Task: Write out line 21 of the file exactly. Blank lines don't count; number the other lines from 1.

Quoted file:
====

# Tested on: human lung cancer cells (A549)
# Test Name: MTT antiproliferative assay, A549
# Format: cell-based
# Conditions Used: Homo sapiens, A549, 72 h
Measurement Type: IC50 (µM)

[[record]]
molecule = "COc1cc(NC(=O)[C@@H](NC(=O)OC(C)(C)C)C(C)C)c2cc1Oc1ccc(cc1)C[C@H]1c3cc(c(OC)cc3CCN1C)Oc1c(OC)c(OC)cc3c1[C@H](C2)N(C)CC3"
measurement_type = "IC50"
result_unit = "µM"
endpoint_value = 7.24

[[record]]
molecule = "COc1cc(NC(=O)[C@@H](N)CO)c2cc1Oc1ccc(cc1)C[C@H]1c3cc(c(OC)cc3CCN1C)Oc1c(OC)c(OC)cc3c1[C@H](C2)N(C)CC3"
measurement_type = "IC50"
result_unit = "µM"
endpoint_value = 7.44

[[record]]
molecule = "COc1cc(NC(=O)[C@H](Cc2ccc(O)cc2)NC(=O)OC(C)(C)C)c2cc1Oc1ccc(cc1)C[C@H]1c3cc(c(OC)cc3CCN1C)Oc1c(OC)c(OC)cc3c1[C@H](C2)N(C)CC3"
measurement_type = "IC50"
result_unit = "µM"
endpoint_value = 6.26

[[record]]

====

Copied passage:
[[record]]